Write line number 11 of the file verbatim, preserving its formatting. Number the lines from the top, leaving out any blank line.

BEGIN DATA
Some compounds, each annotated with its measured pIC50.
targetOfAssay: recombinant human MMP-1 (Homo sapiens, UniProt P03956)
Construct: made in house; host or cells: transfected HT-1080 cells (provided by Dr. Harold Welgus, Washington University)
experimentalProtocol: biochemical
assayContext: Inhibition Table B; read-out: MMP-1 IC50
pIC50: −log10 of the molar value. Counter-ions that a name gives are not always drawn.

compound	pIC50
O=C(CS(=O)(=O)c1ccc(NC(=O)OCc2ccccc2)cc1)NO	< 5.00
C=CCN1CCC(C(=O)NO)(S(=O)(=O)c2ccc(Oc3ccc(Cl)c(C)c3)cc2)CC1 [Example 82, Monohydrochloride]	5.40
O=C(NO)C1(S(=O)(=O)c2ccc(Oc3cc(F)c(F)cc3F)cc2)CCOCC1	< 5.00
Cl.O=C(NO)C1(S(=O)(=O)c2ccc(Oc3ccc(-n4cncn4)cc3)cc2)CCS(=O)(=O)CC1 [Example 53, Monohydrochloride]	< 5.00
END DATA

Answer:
Cl.O=C(NO)C1(S(=O)(=O)c2ccc(Oc3ccc(-n4cncn4)cc3)cc2)CCS(=O)(=O)CC1 [Example 53, Monohydrochloride]	< 5.00